Teacher Evaluations

Teacher evaluations were intended to be a tool for teachers to receive feedback and improve, and to identify and elevate the best. Sometimes they are meaningful, but other times a trivial checklist. In this series, we take a look at the state of teacher evaluations – where they are now and how they got here.

We believe early childhood education is the answer

One of our nation’s (and Idaho’s) greatest challenges is addressing the chronically low levels of reading preparedness among our children.  What can we do to solve this dilemma?  We believe early childhood education is the answer.

Implementation of a pilot program providing quality preschool at Idaho elementary schools with the lowest percentages of reading preparedness would be a game changer for students at those schools.  In 2021 just over 14 % of students at these 25 schools were ready to read (the Idaho average was 42%).

We are confident that quality preschool programs can provide excellent preparation so that 75% of students in those schools arrive in kindergarten ready to read.  Doing so would ensure that 700 hundred more students annually would be adequately prepared for reading — a key predictor of academic and lifelong success. Expansion of the program to other schools with low preparedness levels could follow a successful pilot.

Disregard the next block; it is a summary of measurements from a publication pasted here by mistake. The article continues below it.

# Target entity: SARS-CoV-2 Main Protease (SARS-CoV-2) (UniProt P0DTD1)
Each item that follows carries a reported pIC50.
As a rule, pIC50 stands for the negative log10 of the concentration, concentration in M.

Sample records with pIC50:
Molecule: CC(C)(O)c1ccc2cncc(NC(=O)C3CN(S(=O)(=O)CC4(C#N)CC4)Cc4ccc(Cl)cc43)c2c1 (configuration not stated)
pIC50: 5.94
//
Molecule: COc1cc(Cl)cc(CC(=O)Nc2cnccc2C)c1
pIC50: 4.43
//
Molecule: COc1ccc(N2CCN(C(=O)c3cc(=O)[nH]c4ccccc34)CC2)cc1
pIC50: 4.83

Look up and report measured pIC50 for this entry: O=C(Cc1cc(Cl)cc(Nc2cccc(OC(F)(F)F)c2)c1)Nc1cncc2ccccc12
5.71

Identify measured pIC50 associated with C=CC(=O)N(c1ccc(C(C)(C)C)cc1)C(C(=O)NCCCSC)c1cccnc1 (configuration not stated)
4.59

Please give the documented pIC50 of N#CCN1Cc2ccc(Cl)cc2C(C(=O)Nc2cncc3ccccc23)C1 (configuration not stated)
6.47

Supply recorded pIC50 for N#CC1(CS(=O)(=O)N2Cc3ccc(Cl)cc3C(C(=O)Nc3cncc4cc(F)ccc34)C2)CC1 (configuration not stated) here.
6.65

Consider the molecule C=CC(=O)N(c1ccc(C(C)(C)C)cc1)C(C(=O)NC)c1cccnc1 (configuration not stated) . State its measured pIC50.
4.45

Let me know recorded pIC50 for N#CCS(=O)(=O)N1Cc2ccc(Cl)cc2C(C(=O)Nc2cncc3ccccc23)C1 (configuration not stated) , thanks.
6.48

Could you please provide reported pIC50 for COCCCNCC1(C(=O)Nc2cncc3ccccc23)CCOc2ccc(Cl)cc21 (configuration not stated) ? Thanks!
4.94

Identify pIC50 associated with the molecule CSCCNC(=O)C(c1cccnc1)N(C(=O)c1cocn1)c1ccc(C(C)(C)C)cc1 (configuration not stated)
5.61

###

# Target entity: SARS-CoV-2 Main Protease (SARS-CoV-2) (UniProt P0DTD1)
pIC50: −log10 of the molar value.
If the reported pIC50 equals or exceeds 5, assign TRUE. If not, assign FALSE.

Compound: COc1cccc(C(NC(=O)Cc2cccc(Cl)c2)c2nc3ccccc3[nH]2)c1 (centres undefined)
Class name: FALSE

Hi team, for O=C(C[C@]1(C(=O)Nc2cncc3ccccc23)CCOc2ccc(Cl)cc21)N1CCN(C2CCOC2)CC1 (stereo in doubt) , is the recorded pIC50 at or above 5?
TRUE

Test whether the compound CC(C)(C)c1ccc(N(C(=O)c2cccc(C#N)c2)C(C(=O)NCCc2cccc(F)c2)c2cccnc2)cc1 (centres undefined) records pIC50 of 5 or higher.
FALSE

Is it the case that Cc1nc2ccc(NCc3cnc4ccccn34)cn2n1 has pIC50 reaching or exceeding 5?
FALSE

In Idaho, a number of schools have high levels of poverty, as measured by family qualification for free/reduced lunch. Not surprisingly, these schools also have the highest levels of children who are not “ready to read” as measured by the Fall kindergarten percentages on the IRI.

Poverty strikes children the hardest, because they are the most vulnerable, and the least capable of addressing their most basic needs. However, all these services can be made available for preschool children if there is a will in the legislature to provide the essential funding.

Idaho community schools are uniquely poised to assist children from impoverished backgrounds. They deliver not only excellent classroom instruction with caring, certified teachers, but provide reading specialists, one-on-one aides, paraprofessionals, school counselors, nutritious breakfast and lunch programs, and ready access to school counseling.

Many hard-working Idaho families climb the mountain daily trying to make ends meet. Frequently they are underemployed, or are working in low wage sectors, and live paycheck to paycheck, often just one step away from being homeless. And many families in poverty are led by single parents, which intensifies their burden.

Economic anxiety can be overwhelming when parents work 12-hour or multiple part-time shifts outside the home.  These demanding work schedules often preclude them from investing the necessary time assisting their children educationally.

The research is very clear that preschool funding is an excellent investment in the future. The return on investment for implementing preschool programs is high, especially among disadvantaged populations.

Let’s get started with preschool, Idaho. If not now, when?

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